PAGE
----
First Frost

This morning's low of 30 degrees at our weather station and 29 degrees at AGRIMET marked the first official below freezing temperature at the Hood River city elevation this Fall. It's a little earlier than average (Oct 20); once again global warming has failed miserably in extending the growing season here. Maybe next year.

It looks like I was able to temporarily save our very abundant pepper crop last night by covering it with Reemay fabric (from Good News Gardening), which can protect down to 30 degrees. The peppers do appear slightly stunned this morning but not melted, unlike the cucumber and squash plants which were unprotected. The tomatoes were barely nipped, since they are more protected by being up against the south side of the house.

One more cold night tonight, and then temperatures should moderate. The forecasts indicate no rain at least through next weekend.

Mt Adams has a bright shiny new coat of snow, as seen from our house:

Sunday, October 5, 2008

Record Rain?

Maybe, maybe not. The previous record rainfall on any October 4th was 0.42 inches (1939).
We received 0.56 inches at our weather station yesterday. At the official Hood River AGRIMET station, the provisional rainfall data shows 0.41 inches. So take your pick (along with all the other weather stations around here).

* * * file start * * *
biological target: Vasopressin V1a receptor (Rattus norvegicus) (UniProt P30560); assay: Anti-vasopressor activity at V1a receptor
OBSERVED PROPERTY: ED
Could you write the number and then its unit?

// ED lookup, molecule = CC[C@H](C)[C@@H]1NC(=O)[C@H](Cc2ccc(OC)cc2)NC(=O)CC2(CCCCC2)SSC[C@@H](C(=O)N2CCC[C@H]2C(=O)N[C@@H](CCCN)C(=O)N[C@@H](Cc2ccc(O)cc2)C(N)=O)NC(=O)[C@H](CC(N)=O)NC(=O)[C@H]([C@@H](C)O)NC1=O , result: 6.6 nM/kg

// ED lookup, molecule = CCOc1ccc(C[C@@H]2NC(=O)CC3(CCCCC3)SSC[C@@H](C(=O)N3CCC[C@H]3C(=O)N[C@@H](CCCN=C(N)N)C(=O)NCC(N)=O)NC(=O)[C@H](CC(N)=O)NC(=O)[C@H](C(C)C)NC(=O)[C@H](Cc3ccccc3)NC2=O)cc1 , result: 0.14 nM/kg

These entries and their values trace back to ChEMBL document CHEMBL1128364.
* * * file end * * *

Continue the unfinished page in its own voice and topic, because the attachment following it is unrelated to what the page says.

In any event, it was a good soaking, and lawns that were allowed to go dormant over the summer should be perking up dramatically. Now the trick will be to catch an afternoon when the lawns are dry enough to mow. Especially if you've just fertilized the lawn, like me. It's always something.

This water year is starting off impressively. So far, 5 days into it, we've received 1.10 inches of rain, 0.89 inches above normal.

Speaking of possible records, we can add another record low arctic sea ice to the rapidly growing list of things that just don't seem to be heading in a good direction whatsoever. For mankind, that is. I suspect that the Earth (and especially the Universe) could really care less one way or another. Stay tuned...

This week's Hood River Weather poll wonders whether you will vote for Smith or Merkley for Oregon senator. If nothing else, that race has provided some entertaining negative ads.

Thursday, October 2, 2008

It's A Wrap

September 30th marked the end of the 2008 "water year", which means we're now in the 2009 water year. And, right on schedule, rain is in the forecast for the next couple of days after a fantastic stretch of warm and dry September weather.

So why does the water year begin October 1 instead of Sept, or Nov, or January? Oddly enough, I haven't been able to find a published official reason why, but one obvious reason would be that snowpack is now at its minimum and will start to build from here on out. So, I guess the southern hemisphere would start its water year April 1? Any site visitors from down under that can confirm that?

And I also haven't been able to find out whether if it's an international standard or just up to each locality.

But, at this point, I'm very quickly losing interest in the whole water year subject and just looking forward to some interesting and varied Fall stormy weather.

The 2008 water year was wetter than average in Hood River. The long term yearly average is 30.03 inches. At our weather station, we received 31.51 inches. The official Hood River station at MCAREC recorded 34.98 inches.